About a month ago, I had a big realization about my job and Thai culture.  It’s interesting because I wrote my senior thesis about how people who spend a long time abroad go through all these phases of challenges, resentment, attachment and revelations but at that point, I had not spent more than 10 weeks in a foreign country and had yet to experience what that meant. 

Tuesday, May 25, 2010

A Paid Holiday and a New Class

My school year ended in March, followed by a 4 week summer course in which I got new, very young students, most who would later be in my class for the year. My holiday started with saying goodbye to my awesome roommate because she was headed home to Canada- crazy how everyone is always coming and going around here. Then I headed out with some teachers to Chiang Mai up north for the Thai New Year celebration, Songkran.

Songkran is a celebration of new beginnings and a fresh start and falls at the end of the hot dry season. The Thais pour flower water on Buddha statues in honor of this which turned into throwing water on each other, which turned into the world’s biggest water fight. Up until about 70 years ago, their calendar year changed over during this time in April but they have since correlated their Buddhist calendar year to change over on January 1 instead, though the festivities remain at the traditional time in April. Since the celebration originated in Northern Thailand, Chiang Mai is the where the biggest festivities take place. It was such an amazing event to be a part of and the Thais are very willing to let everyone share in there celebration.

Since the holiday is nationwide, most of the teachers I know from Phuket and Bangkok were there, yet remarkably when I looked around, the majority of the crowds were Thai. Chiang Mai is a perfect city for this particular event because the main area is the old city, about 2 square kilometers surrounded by a moat. The streets around the moat become a sort of parade of trucks and tuk-tuks full of people with water guns and buckets of water to throw at everyone on the sidewalks. The people on the sidewalks have water guns and buckets attached to a string, which they throw into the moat to fetch water to throw, a skill that is quickly acquired after joining the festivities. There are radio station booths with hoses and people selling giant blocks of ice on the sidewalks for the people in the trucks to buy. In the trucks there are garbage cans full of water as a refill for their other tools, so they put the ice in there. Since the novelty of getting anyone wet is lost, since everyone is soaked, you gotta get em with ice water to really shock them.
This fight takes mercy on no one, old and young people alike, and even the cops are getting soaked. The water from the moat isn’t exactly clean, nor do recreational activities normally take place in it but during this week, loads of people are swimming. Thais are known to swim fully clothed at the beach, not so much as a conservative thing, its just the norm, so during this traditional festival it is best to cover up a bit and not wear see through clothes. The official celebration is 3 days but in Chiang Mai it starts a couple days early. We spent a week there, mostly just joining in the festivities since there was no hope of arriving anywhere dry. Transportation is tuk-tuks and people loved to walk right up to the passengers and drench them.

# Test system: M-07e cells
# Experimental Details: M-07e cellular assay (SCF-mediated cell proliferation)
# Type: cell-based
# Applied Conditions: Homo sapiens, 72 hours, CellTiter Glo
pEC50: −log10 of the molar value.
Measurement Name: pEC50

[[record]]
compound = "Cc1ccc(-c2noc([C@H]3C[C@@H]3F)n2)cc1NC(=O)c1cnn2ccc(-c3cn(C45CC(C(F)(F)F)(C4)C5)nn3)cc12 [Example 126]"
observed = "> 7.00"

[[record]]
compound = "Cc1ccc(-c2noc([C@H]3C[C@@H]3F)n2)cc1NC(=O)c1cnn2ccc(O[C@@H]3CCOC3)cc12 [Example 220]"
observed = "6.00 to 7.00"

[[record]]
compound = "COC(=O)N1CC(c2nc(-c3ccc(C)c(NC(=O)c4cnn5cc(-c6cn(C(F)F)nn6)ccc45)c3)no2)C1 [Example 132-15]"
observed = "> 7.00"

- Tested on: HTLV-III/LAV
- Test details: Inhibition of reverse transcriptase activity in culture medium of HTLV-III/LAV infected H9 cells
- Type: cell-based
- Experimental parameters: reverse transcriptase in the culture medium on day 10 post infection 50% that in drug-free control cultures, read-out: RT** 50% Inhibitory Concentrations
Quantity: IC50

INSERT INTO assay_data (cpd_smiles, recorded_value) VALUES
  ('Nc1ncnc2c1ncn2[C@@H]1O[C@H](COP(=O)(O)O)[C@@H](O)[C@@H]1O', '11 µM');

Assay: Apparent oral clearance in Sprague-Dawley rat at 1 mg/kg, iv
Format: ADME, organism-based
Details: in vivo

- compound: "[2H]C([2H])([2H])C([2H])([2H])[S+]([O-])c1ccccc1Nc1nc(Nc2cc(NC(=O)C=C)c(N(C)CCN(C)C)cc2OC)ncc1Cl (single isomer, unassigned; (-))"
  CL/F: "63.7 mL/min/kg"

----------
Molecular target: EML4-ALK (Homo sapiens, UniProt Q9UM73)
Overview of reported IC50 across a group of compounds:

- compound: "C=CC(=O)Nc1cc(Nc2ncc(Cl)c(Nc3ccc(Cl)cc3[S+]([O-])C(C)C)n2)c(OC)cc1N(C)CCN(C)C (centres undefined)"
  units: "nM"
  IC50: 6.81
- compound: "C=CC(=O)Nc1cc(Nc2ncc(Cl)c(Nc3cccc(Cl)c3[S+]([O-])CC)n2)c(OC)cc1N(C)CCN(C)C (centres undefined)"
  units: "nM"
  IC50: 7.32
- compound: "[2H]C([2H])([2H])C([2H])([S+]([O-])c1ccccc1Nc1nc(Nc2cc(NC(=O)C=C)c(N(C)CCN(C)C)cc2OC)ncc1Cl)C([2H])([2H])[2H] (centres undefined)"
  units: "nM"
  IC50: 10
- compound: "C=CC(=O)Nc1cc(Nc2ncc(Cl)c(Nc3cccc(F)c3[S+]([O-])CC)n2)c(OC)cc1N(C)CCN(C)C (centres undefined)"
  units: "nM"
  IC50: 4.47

We were able to see some temples including the beautiful Doi Suthep on top of a big hill, though the view was a bit obstructed by haze from the annual fires meant to cleanse the hillsides. We also visited a tiger zoo where we were able to pet some trained, not drugged, tigers, including some newborns.
When Songkran was over, a few of us took a 3 day trek in the mountains. Always hearing that the North was mountainous, it was a bit of shock to actually see the mountains as they weren’t anything like the Sierras and they were scorching hot! The first day we drove up into the mountains (in a tuk-tuk!) and stopped along the way to ride elephants. We got to see a clumsy newborn elephant! We hiked for a couple hours that afternoon with our trekking guide, a guy from one of the nearby hill tribes who spoke good English and had answers to all our questions. As we neared the hill-tribe village where we would be spending the night, we stopped to bathe in the river so as to arrive clean and fresh.

The tribe spoke their own language so any Thai that we knew unfortunately didn’t help us to communicate with them. We mostly just smiled and thanked them profusely. They cooked us a delicious dinner with delicious vegetarian dishes. After the meal our guide took us to visit with some locals in their house. The houses consisted of two huts, one for sleeping and one for cooking, though some family members slept in the kitchen huts. They gave us tea and we asked all the questions we could think of, communicating through our guide. There was an older couple we directed most of our questions to and they were absolutely brilliant. We asked how old they were and they told us to guess and then they also tried to guess our ages. The wife said she wished she could talk to us and if she could, she would have us all laughing. She actually ended up saying some things that when translated to us made everyone laugh, which just goes to show that humor can be shared among people with such different backgrounds. When they asked where we were all from, one person asked, “Which country do you like the best?!” and she said something along the lines of “we are all part of the same country.” This exchange was so interesting to me because I feel like it is very characteristic for a Westerner to ask who is the best and for the villager to respond that way.